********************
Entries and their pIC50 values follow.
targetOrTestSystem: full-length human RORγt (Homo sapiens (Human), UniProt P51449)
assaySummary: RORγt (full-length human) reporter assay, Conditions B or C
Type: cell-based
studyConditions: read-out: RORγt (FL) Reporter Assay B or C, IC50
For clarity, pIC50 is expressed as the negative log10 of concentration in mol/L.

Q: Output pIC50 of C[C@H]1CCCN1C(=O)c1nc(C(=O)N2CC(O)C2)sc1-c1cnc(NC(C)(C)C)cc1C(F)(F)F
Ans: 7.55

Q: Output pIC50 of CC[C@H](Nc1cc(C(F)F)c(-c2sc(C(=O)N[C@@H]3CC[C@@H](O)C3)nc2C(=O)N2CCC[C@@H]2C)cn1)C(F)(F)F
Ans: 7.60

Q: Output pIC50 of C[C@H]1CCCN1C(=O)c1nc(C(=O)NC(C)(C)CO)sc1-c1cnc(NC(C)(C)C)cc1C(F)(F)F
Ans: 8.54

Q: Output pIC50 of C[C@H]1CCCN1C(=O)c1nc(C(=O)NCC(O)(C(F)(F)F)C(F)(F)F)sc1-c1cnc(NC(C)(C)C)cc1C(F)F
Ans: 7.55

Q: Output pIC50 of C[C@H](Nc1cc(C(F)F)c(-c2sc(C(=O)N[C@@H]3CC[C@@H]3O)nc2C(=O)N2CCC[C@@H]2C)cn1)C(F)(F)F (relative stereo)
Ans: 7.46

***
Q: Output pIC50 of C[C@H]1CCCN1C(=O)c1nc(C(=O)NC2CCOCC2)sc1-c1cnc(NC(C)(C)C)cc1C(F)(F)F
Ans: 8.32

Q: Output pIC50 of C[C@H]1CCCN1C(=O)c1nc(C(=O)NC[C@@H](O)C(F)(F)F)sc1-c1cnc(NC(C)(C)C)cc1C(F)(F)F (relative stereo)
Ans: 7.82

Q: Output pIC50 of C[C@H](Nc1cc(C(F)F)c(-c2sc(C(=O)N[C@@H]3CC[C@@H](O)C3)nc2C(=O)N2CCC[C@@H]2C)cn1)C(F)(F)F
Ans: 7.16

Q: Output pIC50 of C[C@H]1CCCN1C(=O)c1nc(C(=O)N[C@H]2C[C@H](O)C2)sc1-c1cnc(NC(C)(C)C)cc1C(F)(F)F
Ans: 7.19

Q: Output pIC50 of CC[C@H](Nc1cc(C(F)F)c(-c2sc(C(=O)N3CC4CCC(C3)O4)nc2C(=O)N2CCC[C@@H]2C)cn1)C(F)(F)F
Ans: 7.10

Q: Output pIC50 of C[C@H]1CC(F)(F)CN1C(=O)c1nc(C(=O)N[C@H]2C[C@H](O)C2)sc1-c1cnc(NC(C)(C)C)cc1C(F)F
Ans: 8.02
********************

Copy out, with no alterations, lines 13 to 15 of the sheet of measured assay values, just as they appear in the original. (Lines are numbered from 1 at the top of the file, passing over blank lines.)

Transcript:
Q: Output pIC50 of C[C@H]1CCCN1C(=O)c1nc(C(=O)NCC(O)(C(F)(F)F)C(F)(F)F)sc1-c1cnc(NC(C)(C)C)cc1C(F)F
Ans: 7.55

Q: Output pIC50 of C[C@H](Nc1cc(C(F)F)c(-c2sc(C(=O)N[C@@H]3CC[C@@H]3O)nc2C(=O)N2CCC[C@@H]2C)cn1)C(F)(F)F (relative stereo)